Bring together friends family pleasant weather and freshvegetables and you have all the ingredients for a salsa party.
Salsa That Satisfies
Mark's salsa changes each time he makes it, according to what he puts in or decides to leave out. But the essential building blocks remain--onions, tomatoes, and peppers.
A good salsa needs bright color like a surgeon needs insurance. To get it for the salsa shown here, Mark harvests red ('Jersey Devil'), orange ('Persimmon'), purple ('Cherokee Purple'), yellow ('Lemon Boy'), and green ('Green Zebra') tomatoes. He uses only firm fruit. Soft, overripe tomatoes don't slice well.
Now comes the big question: Sweet or hot peppers? Mild salsa calls for sweet peppers, such as 'Sweet Banana.' But Mark likes his salsa spicy enough to take the paint off a car. So he typically employs habanero, Thai, jalapeño, and other sizzling types, which he first grills to add a little smoky flavor.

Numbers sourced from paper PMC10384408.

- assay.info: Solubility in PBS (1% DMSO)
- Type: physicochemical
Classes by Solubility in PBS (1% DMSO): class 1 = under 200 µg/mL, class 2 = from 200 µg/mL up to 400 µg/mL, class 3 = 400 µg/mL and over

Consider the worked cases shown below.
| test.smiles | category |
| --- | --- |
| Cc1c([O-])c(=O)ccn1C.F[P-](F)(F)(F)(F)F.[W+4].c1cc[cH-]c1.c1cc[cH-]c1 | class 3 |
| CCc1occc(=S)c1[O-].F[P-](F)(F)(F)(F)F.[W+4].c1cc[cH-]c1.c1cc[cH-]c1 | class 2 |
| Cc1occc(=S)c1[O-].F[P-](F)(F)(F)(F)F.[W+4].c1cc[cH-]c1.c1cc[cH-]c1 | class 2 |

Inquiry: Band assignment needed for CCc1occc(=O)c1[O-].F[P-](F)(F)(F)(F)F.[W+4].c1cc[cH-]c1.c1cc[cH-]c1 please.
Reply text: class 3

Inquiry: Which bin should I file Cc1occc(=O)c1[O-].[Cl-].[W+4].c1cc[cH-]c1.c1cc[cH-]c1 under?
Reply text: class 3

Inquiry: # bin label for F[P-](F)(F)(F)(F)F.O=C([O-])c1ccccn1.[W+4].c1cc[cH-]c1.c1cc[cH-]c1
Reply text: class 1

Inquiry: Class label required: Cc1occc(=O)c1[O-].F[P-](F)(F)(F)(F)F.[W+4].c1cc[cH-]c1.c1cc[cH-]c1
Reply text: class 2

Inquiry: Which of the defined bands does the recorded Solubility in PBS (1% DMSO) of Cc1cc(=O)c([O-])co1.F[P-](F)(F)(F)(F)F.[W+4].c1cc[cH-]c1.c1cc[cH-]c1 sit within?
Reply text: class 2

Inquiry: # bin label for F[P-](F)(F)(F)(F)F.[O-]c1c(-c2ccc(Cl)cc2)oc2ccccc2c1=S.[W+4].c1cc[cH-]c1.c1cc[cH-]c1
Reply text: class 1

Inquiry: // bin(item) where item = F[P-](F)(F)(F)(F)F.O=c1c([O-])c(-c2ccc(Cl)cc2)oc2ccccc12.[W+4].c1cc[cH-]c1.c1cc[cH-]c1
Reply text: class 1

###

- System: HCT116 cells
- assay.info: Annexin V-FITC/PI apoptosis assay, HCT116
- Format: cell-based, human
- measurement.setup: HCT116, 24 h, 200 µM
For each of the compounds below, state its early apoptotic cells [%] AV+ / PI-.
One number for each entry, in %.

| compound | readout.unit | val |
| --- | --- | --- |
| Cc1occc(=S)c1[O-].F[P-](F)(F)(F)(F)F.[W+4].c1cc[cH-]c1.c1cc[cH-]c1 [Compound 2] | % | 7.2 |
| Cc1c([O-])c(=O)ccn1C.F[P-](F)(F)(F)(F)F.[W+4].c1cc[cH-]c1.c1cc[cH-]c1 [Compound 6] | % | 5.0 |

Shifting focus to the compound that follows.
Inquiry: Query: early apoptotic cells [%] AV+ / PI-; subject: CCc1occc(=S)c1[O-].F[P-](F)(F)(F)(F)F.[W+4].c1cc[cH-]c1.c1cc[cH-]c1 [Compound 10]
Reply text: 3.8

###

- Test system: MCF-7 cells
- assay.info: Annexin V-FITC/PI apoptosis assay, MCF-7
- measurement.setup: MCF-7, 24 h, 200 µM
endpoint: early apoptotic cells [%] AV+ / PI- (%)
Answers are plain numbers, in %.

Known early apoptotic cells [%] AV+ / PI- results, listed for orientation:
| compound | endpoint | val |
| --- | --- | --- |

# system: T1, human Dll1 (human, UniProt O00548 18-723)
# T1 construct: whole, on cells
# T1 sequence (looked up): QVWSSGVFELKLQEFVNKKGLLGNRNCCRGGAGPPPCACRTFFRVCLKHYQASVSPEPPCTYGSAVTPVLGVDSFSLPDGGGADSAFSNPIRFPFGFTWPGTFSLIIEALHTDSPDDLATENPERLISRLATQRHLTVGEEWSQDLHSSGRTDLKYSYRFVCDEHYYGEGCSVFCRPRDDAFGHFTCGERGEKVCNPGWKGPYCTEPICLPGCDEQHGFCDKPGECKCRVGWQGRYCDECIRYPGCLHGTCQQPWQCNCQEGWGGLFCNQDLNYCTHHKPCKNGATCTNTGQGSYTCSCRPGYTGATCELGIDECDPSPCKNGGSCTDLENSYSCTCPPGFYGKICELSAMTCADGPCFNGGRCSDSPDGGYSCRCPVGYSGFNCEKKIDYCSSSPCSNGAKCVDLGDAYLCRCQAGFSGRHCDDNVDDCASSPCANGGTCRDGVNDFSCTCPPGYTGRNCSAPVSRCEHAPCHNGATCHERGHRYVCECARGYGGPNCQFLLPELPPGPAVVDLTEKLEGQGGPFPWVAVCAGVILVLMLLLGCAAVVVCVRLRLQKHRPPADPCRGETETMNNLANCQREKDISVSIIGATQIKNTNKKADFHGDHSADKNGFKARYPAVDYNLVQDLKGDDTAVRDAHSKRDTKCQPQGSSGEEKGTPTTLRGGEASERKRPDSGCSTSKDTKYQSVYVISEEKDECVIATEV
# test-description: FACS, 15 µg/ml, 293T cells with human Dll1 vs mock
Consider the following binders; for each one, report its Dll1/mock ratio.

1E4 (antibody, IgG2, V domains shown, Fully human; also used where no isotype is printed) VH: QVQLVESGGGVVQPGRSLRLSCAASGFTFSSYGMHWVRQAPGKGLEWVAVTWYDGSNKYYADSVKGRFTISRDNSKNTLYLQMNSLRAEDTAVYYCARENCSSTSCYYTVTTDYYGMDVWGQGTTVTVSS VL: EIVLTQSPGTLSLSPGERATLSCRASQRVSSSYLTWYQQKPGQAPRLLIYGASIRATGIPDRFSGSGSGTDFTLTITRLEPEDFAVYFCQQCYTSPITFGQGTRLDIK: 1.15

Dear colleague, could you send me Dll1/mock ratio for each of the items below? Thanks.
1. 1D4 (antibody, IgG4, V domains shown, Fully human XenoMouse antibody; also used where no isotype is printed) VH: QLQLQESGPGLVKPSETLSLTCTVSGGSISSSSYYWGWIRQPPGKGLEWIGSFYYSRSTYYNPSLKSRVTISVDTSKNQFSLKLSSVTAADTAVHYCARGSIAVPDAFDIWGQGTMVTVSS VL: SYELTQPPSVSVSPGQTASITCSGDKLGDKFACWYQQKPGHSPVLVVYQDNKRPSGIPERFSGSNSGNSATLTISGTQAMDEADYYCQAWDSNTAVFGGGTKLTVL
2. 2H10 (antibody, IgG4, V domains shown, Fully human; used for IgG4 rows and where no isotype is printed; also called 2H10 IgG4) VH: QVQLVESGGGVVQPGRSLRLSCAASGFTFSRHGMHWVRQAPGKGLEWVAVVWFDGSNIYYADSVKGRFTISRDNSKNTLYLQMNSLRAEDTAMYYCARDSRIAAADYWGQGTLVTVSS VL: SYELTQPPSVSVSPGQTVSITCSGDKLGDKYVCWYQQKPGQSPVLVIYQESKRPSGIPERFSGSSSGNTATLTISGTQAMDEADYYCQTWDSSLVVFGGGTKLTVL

Not everyone is like Mark, who doesn't mind having his tongue blistered. Adding a cup of brown sugar lets you have your hot salsa and eat it too. "Brown sugar takes the bite away," Mark explains. "It lets you use peppers with more heat and flavor."
This evening, friends and family gather around the table at Mark's house. No eyebrows are singed; people are smiling. America's favorite condiment is a hit once more. The only person missing is George Costanza. George is very upset.